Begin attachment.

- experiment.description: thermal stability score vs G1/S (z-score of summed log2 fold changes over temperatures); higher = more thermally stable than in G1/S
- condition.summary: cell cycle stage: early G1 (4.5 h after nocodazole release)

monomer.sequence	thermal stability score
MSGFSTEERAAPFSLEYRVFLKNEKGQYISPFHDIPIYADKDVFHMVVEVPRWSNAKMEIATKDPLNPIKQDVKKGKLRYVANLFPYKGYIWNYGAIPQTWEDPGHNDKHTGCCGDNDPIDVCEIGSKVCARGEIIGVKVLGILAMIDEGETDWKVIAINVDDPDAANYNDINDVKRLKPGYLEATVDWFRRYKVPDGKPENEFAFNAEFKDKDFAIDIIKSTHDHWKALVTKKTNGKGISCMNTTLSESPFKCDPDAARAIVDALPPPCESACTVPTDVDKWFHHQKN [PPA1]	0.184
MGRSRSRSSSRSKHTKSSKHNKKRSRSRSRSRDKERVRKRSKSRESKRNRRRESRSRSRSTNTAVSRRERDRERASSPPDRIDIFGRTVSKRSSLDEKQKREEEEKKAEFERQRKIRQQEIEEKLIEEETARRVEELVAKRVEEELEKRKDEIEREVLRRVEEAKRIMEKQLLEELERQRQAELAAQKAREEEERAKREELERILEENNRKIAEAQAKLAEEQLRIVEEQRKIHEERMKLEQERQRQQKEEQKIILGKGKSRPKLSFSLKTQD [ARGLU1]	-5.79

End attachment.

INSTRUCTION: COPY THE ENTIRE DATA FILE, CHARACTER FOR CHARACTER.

- experiment.description: thermal stability score vs G1/S (z-score of summed log2 fold changes over temperatures); higher = more thermally stable than in G1/S
- condition.summary: cell cycle stage: early G1 (4.5 h after nocodazole release)

monomer.sequence	thermal stability score
MSGFSTEERAAPFSLEYRVFLKNEKGQYISPFHDIPIYADKDVFHMVVEVPRWSNAKMEIATKDPLNPIKQDVKKGKLRYVANLFPYKGYIWNYGAIPQTWEDPGHNDKHTGCCGDNDPIDVCEIGSKVCARGEIIGVKVLGILAMIDEGETDWKVIAINVDDPDAANYNDINDVKRLKPGYLEATVDWFRRYKVPDGKPENEFAFNAEFKDKDFAIDIIKSTHDHWKALVTKKTNGKGISCMNTTLSESPFKCDPDAARAIVDALPPPCESACTVPTDVDKWFHHQKN [PPA1]	0.184
MGRSRSRSSSRSKHTKSSKHNKKRSRSRSRSRDKERVRKRSKSRESKRNRRRESRSRSRSTNTAVSRRERDRERASSPPDRIDIFGRTVSKRSSLDEKQKREEEEKKAEFERQRKIRQQEIEEKLIEEETARRVEELVAKRVEEELEKRKDEIEREVLRRVEEAKRIMEKQLLEELERQRQAELAAQKAREEEERAKREELERILEENNRKIAEAQAKLAEEQLRIVEEQRKIHEERMKLEQERQRQQKEEQKIILGKGKSRPKLSFSLKTQD [ARGLU1]	-5.79